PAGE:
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Federal Agencies Want More Time to Evaluate Constitution Pipeline DEIS

The size and complexity of the Constitution Pipeline and Wright Interconnect projects has prompted the U.S. Department of the Interior (DOI) and the Environmental Protection Agency (EPA) to ask FERC to extend the comment period for the associated draft environmental impact statement (DEIS).

"Due to a paucity of key review staff at this immediate time, combined with the large geographic scope of the project, intricate nature of its elements, and copious documentation, EPA is requesting an extension of at least 15 days and up to 30 days to provide comments on the draft EIS," EPA said in a filing with the Federal Energy Regulatory Commission Tuesday.

The comment period is due to end Monday (April 7).

DOI said in its filing that it needed an additional 30 days to prepare comments "due to several factors, including but not limited to the size and complexity of the proposed project and its DEIS."

FERC issued the DEIS last month for the projects (Nos. CP13-499-000 and CP13-502-000), which were proposed by Constitution Pipeline Co. LLC and Iroquois Gas Transmission, respectively (see Shale Daily, Feb. 13). FERC concluded in the DEIS that the projects would have adverse environmental impacts that could be mitigated.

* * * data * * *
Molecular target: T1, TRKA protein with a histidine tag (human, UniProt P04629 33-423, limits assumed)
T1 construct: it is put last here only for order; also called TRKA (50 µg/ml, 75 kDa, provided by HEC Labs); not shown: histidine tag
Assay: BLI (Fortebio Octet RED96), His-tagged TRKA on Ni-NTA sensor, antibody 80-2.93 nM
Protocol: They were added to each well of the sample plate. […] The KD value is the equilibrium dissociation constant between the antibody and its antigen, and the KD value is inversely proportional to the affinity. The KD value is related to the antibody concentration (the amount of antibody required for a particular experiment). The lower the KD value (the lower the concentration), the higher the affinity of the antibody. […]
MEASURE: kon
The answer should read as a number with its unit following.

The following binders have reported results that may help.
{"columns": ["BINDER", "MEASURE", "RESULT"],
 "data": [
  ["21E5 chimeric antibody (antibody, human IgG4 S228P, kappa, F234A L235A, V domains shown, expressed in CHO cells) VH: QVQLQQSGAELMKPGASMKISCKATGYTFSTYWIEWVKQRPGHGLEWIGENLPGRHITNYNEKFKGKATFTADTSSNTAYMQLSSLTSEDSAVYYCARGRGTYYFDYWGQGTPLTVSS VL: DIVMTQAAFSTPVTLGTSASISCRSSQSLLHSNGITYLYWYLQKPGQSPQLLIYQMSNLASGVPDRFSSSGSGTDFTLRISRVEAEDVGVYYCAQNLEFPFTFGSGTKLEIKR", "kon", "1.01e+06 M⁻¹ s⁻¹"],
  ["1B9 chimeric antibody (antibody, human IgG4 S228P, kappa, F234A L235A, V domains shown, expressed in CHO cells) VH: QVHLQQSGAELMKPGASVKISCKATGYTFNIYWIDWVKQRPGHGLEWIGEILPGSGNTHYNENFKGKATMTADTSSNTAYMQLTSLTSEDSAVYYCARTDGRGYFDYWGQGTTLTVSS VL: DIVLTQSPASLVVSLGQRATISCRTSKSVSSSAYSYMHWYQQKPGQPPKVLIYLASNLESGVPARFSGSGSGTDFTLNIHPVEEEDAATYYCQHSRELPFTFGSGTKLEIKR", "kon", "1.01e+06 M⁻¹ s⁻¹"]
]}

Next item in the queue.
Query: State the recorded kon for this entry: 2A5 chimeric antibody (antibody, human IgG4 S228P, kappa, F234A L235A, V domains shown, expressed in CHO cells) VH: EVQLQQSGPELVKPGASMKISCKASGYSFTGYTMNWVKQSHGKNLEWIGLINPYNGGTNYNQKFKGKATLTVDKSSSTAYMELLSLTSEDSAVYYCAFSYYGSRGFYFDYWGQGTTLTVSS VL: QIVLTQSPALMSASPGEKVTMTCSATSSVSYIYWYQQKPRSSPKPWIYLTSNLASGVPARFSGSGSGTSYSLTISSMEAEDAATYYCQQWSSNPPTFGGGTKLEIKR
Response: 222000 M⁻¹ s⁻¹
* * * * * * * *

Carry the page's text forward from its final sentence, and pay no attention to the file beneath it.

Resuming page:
The proposed Constitution Pipeline would a 124.4-mile, 30-inch diameter gas line originating in Susquehanna County, PA, and terminating in Schoharie County, NY, where it would interconnect with the Iroquois and Tennessee Gas Pipeline (TGP) systems (see Shale Daily, June 17, 2013). Constitution also includes two new metering and regulating (M&R) stations, two tie-ins and 11 mainline valves. A pig launcher and a pig receiver would be installed at the M&R stations.

Meanwhile, Iroquois has proposed building and operating compressor facilities adjacent to its existing Wright compressor station. Both projects would deliver up to 650,000 Dth/d to the Iroquois and TGP systems for eventual delivery to markets in New York and New England.

Constitution and Iroquois simultaneously filed their applications with FERC last year, after the two companies reached an agreement for Iroquois to expand the Wright compressor station, thereby eliminating the need for Constitution to build a compressor station in Schoharie (see Shale Daily, Jan. 22, 2013).

Iroquois and TGP have penned a 15-year capacity lease agreement with Constitution.

Constitution is owned by subsidiaries of Williams Partners LP, Cabot Oil & Gas Corp., Piedmont Natural Gas Co. and WGL Holdings (see Shale Daily, June 3, 2013). Constitution and Iroquois had proposed beginning construction for their projects in 2Q2014 and 3Q2014, respectively, and were planning to enter both projects into service by March 2015.

Last month, Williams CEO Alan Armstrong said the blame for delays on the Constitution project are the fault of the New York Department of Conservation, and not federal regulators (see Shale Daily, Feb. 20).

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